PCFG Gives Four Practical, Cheap, Easy Tips For Losing Weight!
So it’s no secret that America is really really fat. I know it, you know it, we’re all aware of it and yet the problem gets worse and worse every year. Obviously, there’s nothing wrong with being a tiny bit overweight, and fat-shaming is bad. That said, trying to lose weight when you’re heavy, is a good thing, and millions of people struggle to try and lose weight every single day, to no avail. There’s eight billion different diets and weight loss programs out there, but personally, we here at PCFG are not fans of wonky regimens and huge, sweeping changes to diet. Both Meg and I have had to worked on losing weight at one point or another in our lives, so we’ve been there before. At the same time, we’re absolutely not dieticians or doctors, so any advice we offer is merely simple, practical advice for any of our readers. Food is slammin’! But so is self control! And obviously balance is the key.
Obviously, PCFG’s mantra has always been to offer tips and tricks and lessons for average people whom don’t lead extravagant lives. You can type in “weight loss tips” into Google, and search until your eyeballs explode, and still never reach the end of the list. Because of the commonness of this topic, our tips are more “outside the box” approaches to helping with weight loss.
1. Eat Home-Cooked As Often As Possible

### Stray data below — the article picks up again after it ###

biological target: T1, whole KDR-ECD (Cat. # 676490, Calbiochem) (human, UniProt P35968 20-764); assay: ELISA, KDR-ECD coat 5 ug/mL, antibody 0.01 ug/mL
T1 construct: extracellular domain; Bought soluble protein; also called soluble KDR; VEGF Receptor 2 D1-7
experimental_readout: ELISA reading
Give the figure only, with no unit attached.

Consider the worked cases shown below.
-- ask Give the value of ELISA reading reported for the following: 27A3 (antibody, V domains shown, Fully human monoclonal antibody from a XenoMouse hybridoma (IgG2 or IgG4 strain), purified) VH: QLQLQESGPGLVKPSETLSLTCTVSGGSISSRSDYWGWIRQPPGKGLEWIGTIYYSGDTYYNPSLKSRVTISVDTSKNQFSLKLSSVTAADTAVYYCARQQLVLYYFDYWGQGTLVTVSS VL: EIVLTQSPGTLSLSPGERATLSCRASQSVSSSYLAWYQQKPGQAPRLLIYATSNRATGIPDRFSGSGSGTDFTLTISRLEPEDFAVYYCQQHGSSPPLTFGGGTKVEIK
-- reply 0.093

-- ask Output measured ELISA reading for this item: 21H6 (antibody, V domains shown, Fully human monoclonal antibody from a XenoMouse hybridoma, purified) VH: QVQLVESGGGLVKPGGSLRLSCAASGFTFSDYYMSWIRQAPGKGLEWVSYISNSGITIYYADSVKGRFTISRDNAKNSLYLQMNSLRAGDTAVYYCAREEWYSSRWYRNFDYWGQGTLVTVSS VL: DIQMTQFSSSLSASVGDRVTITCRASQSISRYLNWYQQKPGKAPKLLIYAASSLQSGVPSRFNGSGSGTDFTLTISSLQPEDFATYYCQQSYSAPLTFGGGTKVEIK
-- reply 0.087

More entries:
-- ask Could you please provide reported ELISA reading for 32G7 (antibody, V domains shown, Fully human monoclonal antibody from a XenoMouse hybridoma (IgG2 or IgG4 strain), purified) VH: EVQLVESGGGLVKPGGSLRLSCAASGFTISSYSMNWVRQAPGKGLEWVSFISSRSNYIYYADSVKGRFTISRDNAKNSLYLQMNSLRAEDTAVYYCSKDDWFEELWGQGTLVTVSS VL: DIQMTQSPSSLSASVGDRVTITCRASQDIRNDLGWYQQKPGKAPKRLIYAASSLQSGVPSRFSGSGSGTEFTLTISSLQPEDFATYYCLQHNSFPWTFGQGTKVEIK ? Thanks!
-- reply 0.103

Anyone who’s read PCFG for more than two articles knows that the one thing we costantly preach is to cook at home as much as you can. Not only is it cheaper and does it taste better, but 95% of the time it’s going to cut down on a lot of calories. When you control exactly what goes into your food, you have the ability to add OR subtract anything you’d like. Want to make a sandwich at home? Skip the mayonnaise. Need tomato sauce for a pizza? Make it at home, and cut out some of the sugar. Eating a breakfast muffin sandwich? Use two pieces of bacon instead of three. You get the idea.
Let’s look at a burrito for example.
Chipotle is the poster-child of dumb franchises with average food but great marketing. It targets college students and people craving “authentic” Mexican-American food, but also portrays itself as a healthy choice in fast food. Using their nutrition calculator, I put together a pretty basic burrito with chicken, white rice, beans, sour cream, salsa, guacamole, and cheese. I also selected a drink as well since most people tend to buy soft drinks when dining out. The grand total comes in at a whopping 1575 calories, just a few hundred short of what the average person should be eating in a frigging day.
Meanwhile, let’s look at the breakdown if you make a burrito at home.
- 1 burrito = 210 calories
- Chicken, we’ll call even with Chipotle = 180 calories
- 1/2 cup rice = 100 calories
- 1/4 cup guacamole = 90 calories
- Salsa, we’ll also call even = 80 calories
- 1/4 cup cheese = 100 calories
- 2 tbsp sour cream = 60 calories
- 1/4 cup black beans = 55 calories
- Iced tea = 80 calories
Grand total = 955 calories
So yeah. I’m not sure where Chipotle is cramming an extra 600 calories into their burrito, but it’s a pretty great display of how calories just sneak in, when you’re not in charge of the exact proportions of ingredients.
2. Eat / Split Food With Your Partner
This next one admittedly is unfortunately more for people with spouses, though technically you could have a friend stand-in for a lack of a boyfriend/girlfriend if you guys are really tight. But then again, this website is Poor Couple’s Food Guide, and is aimed at young couples, so single people knew what they were getting into when they clicked here.